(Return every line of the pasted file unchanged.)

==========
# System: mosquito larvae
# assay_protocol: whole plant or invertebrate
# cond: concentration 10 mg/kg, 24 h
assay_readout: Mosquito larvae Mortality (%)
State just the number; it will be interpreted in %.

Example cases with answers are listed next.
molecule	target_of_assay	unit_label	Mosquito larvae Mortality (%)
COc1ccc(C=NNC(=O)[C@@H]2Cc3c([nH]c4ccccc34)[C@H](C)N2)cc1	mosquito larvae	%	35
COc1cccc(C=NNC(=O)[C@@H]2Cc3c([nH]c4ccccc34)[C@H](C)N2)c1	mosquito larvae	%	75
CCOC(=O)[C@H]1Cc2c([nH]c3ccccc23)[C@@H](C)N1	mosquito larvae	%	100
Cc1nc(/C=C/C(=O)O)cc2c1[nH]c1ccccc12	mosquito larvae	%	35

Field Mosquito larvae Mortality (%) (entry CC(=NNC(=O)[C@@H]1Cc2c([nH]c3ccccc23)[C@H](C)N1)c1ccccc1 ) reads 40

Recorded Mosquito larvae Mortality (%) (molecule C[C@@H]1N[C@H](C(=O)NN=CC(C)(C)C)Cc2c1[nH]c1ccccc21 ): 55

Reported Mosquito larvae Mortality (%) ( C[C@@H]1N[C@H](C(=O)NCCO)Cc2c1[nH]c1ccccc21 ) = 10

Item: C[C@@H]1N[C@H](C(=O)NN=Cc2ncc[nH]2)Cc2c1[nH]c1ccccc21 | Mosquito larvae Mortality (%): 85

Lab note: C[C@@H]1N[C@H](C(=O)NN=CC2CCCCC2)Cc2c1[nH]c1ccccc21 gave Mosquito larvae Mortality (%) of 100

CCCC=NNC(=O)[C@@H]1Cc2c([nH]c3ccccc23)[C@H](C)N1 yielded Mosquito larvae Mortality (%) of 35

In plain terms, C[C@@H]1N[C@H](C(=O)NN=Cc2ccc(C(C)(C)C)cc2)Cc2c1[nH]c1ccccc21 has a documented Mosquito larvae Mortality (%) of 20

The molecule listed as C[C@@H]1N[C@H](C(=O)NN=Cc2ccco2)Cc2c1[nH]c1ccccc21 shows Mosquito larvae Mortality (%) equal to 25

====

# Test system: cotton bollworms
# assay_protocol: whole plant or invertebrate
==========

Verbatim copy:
# System: mosquito larvae
# assay_protocol: whole plant or invertebrate
# cond: concentration 10 mg/kg, 24 h
assay_readout: Mosquito larvae Mortality (%)
State just the number; it will be interpreted in %.

Example cases with answers are listed next.
molecule	target_of_assay	unit_label	Mosquito larvae Mortality (%)
COc1ccc(C=NNC(=O)[C@@H]2Cc3c([nH]c4ccccc34)[C@H](C)N2)cc1	mosquito larvae	%	35
COc1cccc(C=NNC(=O)[C@@H]2Cc3c([nH]c4ccccc34)[C@H](C)N2)c1	mosquito larvae	%	75
CCOC(=O)[C@H]1Cc2c([nH]c3ccccc23)[C@@H](C)N1	mosquito larvae	%	100
Cc1nc(/C=C/C(=O)O)cc2c1[nH]c1ccccc12	mosquito larvae	%	35

Field Mosquito larvae Mortality (%) (entry CC(=NNC(=O)[C@@H]1Cc2c([nH]c3ccccc23)[C@H](C)N1)c1ccccc1 ) reads 40

Recorded Mosquito larvae Mortality (%) (molecule C[C@@H]1N[C@H](C(=O)NN=CC(C)(C)C)Cc2c1[nH]c1ccccc21 ): 55

Reported Mosquito larvae Mortality (%) ( C[C@@H]1N[C@H](C(=O)NCCO)Cc2c1[nH]c1ccccc21 ) = 10

Item: C[C@@H]1N[C@H](C(=O)NN=Cc2ncc[nH]2)Cc2c1[nH]c1ccccc21 | Mosquito larvae Mortality (%): 85

Lab note: C[C@@H]1N[C@H](C(=O)NN=CC2CCCCC2)Cc2c1[nH]c1ccccc21 gave Mosquito larvae Mortality (%) of 100

CCCC=NNC(=O)[C@@H]1Cc2c([nH]c3ccccc23)[C@H](C)N1 yielded Mosquito larvae Mortality (%) of 35

In plain terms, C[C@@H]1N[C@H](C(=O)NN=Cc2ccc(C(C)(C)C)cc2)Cc2c1[nH]c1ccccc21 has a documented Mosquito larvae Mortality (%) of 20

The molecule listed as C[C@@H]1N[C@H](C(=O)NN=Cc2ccco2)Cc2c1[nH]c1ccccc21 shows Mosquito larvae Mortality (%) equal to 25

====

# Test system: cotton bollworms
# assay_protocol: whole plant or invertebrate